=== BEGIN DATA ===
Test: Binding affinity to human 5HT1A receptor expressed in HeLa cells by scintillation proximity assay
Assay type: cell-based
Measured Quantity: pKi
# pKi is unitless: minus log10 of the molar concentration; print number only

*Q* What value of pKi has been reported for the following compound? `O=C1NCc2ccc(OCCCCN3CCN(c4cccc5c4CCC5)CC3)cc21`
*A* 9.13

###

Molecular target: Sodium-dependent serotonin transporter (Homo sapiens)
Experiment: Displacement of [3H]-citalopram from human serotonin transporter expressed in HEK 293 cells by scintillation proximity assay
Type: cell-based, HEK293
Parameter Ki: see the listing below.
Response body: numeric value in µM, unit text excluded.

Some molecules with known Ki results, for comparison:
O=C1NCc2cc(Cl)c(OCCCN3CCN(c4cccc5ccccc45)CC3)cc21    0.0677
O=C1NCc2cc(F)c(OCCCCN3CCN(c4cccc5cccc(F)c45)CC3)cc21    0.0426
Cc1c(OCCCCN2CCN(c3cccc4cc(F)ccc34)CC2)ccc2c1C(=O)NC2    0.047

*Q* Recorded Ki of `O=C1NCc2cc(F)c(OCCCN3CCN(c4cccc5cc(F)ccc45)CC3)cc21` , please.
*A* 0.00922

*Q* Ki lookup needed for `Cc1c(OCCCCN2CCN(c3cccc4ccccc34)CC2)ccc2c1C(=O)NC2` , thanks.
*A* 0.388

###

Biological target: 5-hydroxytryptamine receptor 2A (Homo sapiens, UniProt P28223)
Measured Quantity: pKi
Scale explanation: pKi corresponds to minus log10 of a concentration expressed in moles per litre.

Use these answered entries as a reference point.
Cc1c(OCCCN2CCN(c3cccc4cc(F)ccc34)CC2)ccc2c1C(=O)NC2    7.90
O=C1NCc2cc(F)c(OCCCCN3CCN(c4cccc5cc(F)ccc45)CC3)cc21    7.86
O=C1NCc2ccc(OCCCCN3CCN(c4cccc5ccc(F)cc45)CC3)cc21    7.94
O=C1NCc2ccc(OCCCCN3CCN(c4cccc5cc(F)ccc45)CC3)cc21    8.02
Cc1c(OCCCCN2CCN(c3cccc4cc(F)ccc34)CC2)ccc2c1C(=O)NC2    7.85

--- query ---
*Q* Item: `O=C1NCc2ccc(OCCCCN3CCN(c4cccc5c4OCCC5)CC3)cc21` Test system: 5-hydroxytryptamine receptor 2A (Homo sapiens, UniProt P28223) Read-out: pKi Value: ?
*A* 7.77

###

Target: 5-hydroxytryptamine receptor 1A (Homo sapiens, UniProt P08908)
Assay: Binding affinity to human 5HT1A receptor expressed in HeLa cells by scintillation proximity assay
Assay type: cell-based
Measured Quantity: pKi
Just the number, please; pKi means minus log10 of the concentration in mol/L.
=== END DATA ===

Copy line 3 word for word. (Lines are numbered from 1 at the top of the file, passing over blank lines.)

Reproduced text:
Measured Quantity: pKi